Life would never be the same for Chet Gilliatt, Sr., after the great fire of 1979 swept unmerciliously through east Hesperia.


Gilliatt owned two homes near the corner of Olive Street and E Avenue: One was where the family lived, the other was to be the future home of his about-to-be-married son.


"Both of our homes burned completely," said Gilliatt, who lives with his wife Donna in Hesperia three decades later. "The fire took everything but the clothes on our backs."


It was the worst fire in the Victor Valley's history scorching more than 1,600 acres and destroying 17 homes in Hesperia. The fire cost nearly $2 million in damages, recalled Mike Weis, now Battalion Chief with San Bernardino County Fire Department. He was captain of the Hesperia Fire Department when the two fires broke out then merged on Thursday, June 14, 1979.


"It was quite a fire," said Doug Blunt, who lived near one of the fire's two origin points at Santa Fe Avenue and Ranchero Road. "It moved so fast through the junipers."


With the help of his sons, Blunt prevented the fire from destroying nearby neighbors' homes.


"We were able to keep the fire away from my house," he said. "We stopped the fire from jumping."


Meanwhile, teenager Carol Alves Hearn and her mother Aileen Alves were coming home from a grocery shopping outing at Hesperia Village Market. But when they were driving home on I Avenue, firefighters stopped them.


"My mother started screaming, 'My house is up there! My house is up there!'" Hearn recalled.


But the firefighter wouldn't let her by, so her mother quickly turned the car around and drove a secret, back way home.


Lucky to be alive


Gilliatt's oldest son, Chet Jr., who had just graduated from Apple Valley High School, had gone to Disneyland for Grad Night. Tired from the late night at the Magic Kingdom, he was still asleep that afternoon.


The younger son also was at home, getting ready to attend a friend's high school school graduation at Victor Valley High School. The boy put his suit in the washing machine and called his mother.


"How long do I wash this suit?" he asked his mother. "What!" she replied, and got into her car at the family's nearby business and rushed home. Not only did she find her son attempting to wash his suit, but she also discovered her eldest was sleeping soundly.


"She was there with the two boys when the fire hit," Gilliatt said. "If the younger boy hadn't been there we might have lost our other son because he was asleep."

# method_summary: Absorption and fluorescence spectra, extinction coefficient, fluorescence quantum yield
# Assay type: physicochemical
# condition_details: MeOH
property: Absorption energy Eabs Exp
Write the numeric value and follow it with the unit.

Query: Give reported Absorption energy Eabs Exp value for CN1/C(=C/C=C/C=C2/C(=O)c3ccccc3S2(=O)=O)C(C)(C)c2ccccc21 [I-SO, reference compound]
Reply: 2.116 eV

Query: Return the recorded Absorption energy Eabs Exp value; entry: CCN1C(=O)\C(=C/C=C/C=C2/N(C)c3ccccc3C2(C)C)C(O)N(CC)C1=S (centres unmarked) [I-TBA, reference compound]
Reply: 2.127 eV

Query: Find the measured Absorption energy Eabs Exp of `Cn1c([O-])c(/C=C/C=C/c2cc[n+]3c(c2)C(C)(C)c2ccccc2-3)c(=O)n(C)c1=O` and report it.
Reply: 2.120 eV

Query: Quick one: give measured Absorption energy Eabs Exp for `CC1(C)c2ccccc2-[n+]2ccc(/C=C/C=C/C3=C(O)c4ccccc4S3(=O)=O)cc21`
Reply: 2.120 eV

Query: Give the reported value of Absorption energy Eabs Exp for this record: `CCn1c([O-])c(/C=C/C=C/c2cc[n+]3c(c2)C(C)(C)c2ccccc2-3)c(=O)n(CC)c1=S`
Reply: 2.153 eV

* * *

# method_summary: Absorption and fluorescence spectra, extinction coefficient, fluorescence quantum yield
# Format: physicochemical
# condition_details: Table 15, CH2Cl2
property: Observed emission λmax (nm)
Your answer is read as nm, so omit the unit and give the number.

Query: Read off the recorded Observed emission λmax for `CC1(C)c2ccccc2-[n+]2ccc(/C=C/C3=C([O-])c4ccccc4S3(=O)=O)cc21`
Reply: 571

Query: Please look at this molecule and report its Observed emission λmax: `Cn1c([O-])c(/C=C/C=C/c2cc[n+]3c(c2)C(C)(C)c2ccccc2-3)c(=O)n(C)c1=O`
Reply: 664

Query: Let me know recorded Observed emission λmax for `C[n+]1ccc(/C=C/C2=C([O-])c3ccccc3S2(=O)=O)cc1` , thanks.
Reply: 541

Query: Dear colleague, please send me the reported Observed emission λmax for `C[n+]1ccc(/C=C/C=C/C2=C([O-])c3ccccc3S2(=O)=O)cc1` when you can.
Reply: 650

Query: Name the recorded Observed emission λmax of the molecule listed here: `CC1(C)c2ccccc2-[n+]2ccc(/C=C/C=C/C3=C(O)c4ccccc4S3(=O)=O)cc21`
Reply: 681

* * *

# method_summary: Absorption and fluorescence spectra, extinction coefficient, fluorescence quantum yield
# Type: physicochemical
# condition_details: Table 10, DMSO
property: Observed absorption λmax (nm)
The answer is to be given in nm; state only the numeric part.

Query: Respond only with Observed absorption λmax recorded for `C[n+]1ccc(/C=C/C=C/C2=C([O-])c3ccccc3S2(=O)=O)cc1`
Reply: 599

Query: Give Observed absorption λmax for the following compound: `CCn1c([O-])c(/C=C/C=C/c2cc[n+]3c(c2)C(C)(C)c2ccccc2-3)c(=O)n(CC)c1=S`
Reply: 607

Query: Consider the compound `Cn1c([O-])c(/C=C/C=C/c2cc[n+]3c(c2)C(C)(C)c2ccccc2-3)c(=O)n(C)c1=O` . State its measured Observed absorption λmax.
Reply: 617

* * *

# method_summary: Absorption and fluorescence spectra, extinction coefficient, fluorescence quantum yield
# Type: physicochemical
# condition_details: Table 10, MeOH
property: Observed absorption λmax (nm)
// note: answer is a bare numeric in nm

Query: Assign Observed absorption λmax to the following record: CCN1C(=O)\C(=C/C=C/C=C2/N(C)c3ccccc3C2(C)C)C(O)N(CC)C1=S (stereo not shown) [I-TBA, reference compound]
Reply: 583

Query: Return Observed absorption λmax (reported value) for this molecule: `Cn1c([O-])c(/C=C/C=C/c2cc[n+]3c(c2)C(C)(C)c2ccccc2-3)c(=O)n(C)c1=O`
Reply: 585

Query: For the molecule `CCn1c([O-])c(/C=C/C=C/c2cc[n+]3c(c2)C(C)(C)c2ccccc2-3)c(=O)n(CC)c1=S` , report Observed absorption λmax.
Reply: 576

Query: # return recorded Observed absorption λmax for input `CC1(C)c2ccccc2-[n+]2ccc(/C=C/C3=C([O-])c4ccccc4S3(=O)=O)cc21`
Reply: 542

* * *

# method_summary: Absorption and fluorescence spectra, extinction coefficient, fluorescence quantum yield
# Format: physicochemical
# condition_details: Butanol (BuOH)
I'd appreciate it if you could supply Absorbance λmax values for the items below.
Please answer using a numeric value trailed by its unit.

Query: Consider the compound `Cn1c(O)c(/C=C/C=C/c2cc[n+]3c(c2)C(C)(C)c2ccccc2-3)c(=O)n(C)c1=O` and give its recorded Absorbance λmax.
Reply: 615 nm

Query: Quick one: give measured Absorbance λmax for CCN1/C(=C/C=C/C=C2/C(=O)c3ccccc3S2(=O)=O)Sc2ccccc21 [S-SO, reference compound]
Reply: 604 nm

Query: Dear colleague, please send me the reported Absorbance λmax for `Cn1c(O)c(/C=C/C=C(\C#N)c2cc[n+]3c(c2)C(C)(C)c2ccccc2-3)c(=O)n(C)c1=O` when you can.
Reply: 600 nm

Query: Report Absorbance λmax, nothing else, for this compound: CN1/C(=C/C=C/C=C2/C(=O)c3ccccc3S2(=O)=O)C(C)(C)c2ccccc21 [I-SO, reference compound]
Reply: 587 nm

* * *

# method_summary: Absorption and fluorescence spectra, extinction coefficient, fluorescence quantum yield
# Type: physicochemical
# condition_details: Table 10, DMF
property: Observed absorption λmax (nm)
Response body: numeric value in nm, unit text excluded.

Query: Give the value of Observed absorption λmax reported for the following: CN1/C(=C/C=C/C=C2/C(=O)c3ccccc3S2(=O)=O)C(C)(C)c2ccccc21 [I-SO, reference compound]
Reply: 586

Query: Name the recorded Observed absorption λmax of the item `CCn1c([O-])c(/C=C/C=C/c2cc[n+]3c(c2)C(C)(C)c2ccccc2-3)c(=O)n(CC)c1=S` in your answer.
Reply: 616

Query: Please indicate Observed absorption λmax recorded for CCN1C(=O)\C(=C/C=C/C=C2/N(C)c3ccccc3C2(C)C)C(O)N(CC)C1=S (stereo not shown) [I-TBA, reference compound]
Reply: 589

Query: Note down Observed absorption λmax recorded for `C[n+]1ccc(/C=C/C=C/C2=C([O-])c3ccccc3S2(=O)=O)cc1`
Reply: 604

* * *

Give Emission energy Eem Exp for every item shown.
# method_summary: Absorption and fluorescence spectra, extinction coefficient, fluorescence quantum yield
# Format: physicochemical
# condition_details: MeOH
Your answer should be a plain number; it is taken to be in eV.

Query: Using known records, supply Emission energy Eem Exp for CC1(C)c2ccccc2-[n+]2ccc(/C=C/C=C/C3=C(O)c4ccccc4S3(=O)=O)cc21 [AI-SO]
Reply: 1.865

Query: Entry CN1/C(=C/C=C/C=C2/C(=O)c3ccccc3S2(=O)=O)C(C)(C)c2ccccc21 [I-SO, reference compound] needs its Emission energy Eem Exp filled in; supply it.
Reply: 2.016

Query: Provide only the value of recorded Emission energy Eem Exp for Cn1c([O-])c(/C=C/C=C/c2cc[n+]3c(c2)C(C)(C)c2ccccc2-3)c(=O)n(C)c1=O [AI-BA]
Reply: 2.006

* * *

250 fire personnel


It took 250 fire personnel from 19 different fire agencies all day and most of the night to contain the raging inferno.


One of the fires, which investigators learned had been set by a 14-year-old boy, began around 2:45 p.m. at the corner of E and Chase avenues. Only a short time later, another fire was reported in the area of Ranchero Road and Santa Fe Avenue. Eventually the two fires combined at Mesquite between C and E avenues.


"At that time period we were doing our own dispatching from H Avenue and Olive Street," Weis said. "They had to vacate the dispatch center then they had to transfer the dispatching to a neighboring city."


Most of the fire was contained at Main Street, Weis said. Although there was a small patch north of Main Street that did burn, firefighters were able to quickly put it out.


There was one fatality during the fire. Walter Hughes, 67, suffered a heart attack while trying to save the Desert Manor Apartments on Olive Street and G Avenue. A Southern California Edison worker, trying to cut to power to a burning home, Weis said, fell from a power pole when he was overcome be smoke from a nearby burning building.


The Gilliatts, who owned Hesperia Towing and Storage, lost 16 vehicles in the fire, nine of them classic cars. Their business office and all its records also went up in smoke. Donna Gilliatt grabbed a box of pictures. A son took a sound system.


"That's the only thing they got out of the house."


Because their business records -- and bank savings account pass books -- were destroyed, the Gilliatts' livelihood would suffer for years to come.


"I could write a book on what happened - and the devastation that happened - after the fire," Gilliatt said. "It still hasn't gone away."